One plausible mechanism for maintaining the high eccentricity is secular interaction with an additional planet in the system. Adams & Laughlin (2006) explore the effects of dynamical interactions among planets in extrasolar planetary systems and conclude that the outer planets can cause the inner planet to move through a range of eccentricities over time-scales that are short when compared to the lifetime of the system, but very long when compared to the current observational baseline. However, recently Matsumura, Takeda & Rasio (2008) have argued that an unseen companion driving short-period systems is unlikely. They present an upper limit of 1 MNeptune for a possible unseen companion in the GJ 436 system and exclude this based on the current RV upper limits of ≤5 m s−1. Matsumura et al. (2008) also present a range of tidal quality Qp time-scales that could be as large as 109 yr, and argue that this new class of eccentric, short-period ESP is simply still in the process of circularizing. WASP-10b has not been extensively studied to rule out a putative outer plane that may be driving its eccentricity. Thus, the ≈6 per cent eccentricity of WASP-10b makes it an attractive target for future transit-timing variation studies, and for longer term RV monitoring to establish the mass and period of the putative outer planet.

The majority of transiting ESP found have masses below 1.5MJ, although there are a few more massive ESP. HD 17156 and COROT-Exo-2 have similar masses to WASP-10b and although there are two more massive ESP, the nearly 9 MJ HAT P-2 (HD 147506b) (Bakos et al. 2007) and 7.3 MJ WASP-14b (Joshi et al. 2008), this higher mass region has been poorly explored. Additional transiting objects in the mass range are important for completing the current ESP mass–radius relations and constraining their compositions. The current sample of transiting ESP reveals a large range of densities. We derive a mean density for WASP-10b of ≈1.89 g cm−3(1.42 ρJ) and it would lie along the higher density contour in a mass–radius plot (Pollacco et al. 2008; Sozzetti et al. 2007).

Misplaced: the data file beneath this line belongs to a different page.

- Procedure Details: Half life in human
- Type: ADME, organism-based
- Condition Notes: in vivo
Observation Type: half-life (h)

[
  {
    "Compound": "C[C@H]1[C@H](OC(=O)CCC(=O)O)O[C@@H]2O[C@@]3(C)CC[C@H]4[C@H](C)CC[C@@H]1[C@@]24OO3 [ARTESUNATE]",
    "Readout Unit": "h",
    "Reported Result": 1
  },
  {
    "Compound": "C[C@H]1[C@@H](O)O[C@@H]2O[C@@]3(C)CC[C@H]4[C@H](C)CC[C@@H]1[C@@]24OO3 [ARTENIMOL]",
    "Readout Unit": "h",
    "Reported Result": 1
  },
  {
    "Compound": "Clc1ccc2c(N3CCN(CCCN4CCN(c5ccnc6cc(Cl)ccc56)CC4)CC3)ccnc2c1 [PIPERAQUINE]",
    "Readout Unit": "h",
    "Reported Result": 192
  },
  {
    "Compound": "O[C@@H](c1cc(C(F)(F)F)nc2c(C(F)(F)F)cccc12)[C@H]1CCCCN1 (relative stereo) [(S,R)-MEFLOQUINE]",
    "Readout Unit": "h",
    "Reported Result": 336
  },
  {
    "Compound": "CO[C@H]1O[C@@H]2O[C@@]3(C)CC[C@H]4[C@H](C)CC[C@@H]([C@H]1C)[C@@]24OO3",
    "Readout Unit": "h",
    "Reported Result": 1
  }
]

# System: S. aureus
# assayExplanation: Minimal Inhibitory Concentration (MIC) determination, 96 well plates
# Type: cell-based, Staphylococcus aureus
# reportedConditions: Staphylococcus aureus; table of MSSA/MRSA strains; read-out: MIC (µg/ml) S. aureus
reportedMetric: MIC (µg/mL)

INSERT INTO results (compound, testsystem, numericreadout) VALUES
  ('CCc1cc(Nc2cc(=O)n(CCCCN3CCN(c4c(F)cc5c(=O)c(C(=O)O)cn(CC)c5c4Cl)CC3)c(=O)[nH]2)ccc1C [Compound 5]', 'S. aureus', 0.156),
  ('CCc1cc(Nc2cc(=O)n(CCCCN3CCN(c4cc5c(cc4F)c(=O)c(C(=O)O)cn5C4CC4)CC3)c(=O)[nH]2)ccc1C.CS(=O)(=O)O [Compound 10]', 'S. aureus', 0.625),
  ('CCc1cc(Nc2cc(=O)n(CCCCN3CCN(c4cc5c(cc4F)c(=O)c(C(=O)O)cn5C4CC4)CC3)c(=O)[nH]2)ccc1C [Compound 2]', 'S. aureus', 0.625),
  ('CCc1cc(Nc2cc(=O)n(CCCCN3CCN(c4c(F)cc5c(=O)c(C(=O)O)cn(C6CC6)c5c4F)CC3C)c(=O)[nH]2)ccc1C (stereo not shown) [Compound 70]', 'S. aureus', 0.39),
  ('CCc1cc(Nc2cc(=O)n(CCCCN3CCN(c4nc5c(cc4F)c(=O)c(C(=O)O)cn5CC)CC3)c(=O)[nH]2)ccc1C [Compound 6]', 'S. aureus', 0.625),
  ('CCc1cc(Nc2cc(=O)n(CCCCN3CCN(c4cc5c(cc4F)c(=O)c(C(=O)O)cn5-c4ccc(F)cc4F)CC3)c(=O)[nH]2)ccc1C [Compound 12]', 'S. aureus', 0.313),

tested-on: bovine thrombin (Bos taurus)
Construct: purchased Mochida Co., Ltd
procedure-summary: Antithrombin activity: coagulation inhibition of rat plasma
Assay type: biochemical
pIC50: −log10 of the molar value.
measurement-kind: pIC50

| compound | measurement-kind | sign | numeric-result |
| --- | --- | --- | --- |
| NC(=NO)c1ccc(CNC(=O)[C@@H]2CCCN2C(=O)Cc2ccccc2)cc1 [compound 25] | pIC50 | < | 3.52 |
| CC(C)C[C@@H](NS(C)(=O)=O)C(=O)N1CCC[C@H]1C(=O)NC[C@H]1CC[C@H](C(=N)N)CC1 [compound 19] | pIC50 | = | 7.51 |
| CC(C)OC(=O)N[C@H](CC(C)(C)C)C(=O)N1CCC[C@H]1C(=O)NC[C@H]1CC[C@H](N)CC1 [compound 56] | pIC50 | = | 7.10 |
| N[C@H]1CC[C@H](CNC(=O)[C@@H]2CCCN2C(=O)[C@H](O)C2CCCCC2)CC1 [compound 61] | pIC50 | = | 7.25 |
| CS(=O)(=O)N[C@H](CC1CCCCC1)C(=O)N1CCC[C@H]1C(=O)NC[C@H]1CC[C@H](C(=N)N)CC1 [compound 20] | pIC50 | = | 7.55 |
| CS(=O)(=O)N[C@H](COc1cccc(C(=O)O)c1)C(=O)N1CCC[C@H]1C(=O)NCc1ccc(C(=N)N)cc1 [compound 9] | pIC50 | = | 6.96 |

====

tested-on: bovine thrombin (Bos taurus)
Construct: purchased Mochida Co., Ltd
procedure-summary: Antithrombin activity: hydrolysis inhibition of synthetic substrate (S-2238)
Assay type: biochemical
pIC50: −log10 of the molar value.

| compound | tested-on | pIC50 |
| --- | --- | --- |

One ultimate goal of our transit-search programme is to provide the observational grist that will stimulate and advance refined models for the formation and evolution of the hot and very hot Jupiters (e.g. Burrows et al. 1997; Fortney, Marley & Barnes 2007; Seager et al. 2007). By thus constraining the underlying physics, we will have a richer context for the interpretation of the lower mass planets expected from missions such as COROT and Kepler.

The SuperWASP Consortium consists of astronomers primarily from the Queen's University Belfast, St Andrews, Keele, Leicester, The Open University, Isaac Newton Group La Palma and Instituto de Astrofísica de Canarias. The SuperWASP Cameras were constructed and operated with funds made available from Consortium Universities and the UK's Science and Technology Facilities Council. SOPHIE observations have been funded by the Optical Infrared Coordination Network. The data from the Mercator and NOT telescopes were obtained under the auspices of the International Time of the Canary Islands. We extend our thanks to the staff of the ING and OHP for their continued support of SuperWASP-N and SOPHIE instruments. FPK is grateful to AWE Aldermaston for the award of a William Penney Fellowship.